Joe Checkelsky, Assistant Professor, Department of Physics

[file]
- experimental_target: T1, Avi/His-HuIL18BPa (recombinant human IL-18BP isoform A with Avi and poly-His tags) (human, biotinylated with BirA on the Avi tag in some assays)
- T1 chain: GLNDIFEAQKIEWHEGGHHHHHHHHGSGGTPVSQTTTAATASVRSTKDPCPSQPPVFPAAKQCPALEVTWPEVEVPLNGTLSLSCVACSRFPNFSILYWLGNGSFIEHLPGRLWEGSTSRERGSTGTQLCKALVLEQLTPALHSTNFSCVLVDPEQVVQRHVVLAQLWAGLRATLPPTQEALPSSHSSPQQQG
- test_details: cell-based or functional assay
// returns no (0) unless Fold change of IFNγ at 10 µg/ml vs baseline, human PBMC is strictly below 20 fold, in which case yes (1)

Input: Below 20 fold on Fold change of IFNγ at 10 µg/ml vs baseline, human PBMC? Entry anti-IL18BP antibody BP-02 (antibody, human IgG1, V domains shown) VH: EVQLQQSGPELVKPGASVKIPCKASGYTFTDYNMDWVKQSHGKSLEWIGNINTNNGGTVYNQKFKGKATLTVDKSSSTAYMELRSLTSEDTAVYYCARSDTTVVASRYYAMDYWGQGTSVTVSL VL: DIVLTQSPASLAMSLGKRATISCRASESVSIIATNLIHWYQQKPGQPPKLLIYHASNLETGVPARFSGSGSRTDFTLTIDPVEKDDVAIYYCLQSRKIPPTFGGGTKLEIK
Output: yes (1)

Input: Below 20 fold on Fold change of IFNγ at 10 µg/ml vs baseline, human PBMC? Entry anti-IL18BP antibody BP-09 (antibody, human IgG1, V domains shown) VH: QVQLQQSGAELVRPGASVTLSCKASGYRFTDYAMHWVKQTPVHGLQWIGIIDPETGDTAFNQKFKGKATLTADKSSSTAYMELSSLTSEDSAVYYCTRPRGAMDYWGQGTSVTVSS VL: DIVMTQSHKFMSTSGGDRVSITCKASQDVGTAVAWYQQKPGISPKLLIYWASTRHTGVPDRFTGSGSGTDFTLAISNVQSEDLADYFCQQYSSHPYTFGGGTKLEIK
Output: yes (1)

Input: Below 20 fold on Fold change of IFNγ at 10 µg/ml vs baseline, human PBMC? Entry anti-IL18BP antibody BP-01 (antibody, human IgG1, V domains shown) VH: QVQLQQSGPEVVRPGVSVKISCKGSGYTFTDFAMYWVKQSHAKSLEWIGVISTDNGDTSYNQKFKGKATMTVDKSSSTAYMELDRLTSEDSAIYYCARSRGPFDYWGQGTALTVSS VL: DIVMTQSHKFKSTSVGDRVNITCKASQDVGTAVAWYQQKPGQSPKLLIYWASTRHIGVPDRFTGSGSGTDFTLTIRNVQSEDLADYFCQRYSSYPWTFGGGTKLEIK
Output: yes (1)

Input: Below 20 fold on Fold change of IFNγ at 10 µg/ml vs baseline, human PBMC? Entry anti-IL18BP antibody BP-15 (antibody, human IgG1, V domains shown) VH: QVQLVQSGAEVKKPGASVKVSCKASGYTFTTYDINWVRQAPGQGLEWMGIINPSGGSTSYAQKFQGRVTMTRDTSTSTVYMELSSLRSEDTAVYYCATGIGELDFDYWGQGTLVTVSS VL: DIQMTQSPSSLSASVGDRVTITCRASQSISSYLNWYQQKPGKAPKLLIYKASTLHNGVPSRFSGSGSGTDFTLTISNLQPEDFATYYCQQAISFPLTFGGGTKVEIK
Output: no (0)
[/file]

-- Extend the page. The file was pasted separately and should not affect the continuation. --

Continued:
A relatively unexplored parameter in topological insulators is electronic correlation. Motivated by the metal-insulator transition observed in the pyrochlore iridates R2Ir2O7 (R is a rare earth) it has been suggested that a combination of weak to moderate correlation effects and large spin-orbit interaction may exist that could give rise to new topologically non-trivial electronic states. In particular, it is expected that this compound’s principle bulk excitations may be described by a 3-dimensional analog of graphene known as a Weyl semimetal with helical excitations in all 3 dimensions with a several exotic and potentially useful properties. Despite these sharp theoretical predictions, the experimental situation is unsettled owing largely to the difficulty in producing single crystal specimens. While optical furnace techniques used for other pyrochlores have thus far proven unsuccessful in producing single crystals, we propose to extend a flux technique reported for R=Eu and Pr across this series to develop high quality single crystals and perform incisive studies of the magnetic transition and transport properties of the electronic ground state. If successful, this study would open the door for other optical and scattering experiments as well as extensions to Os oxides and spinel candidate compounds.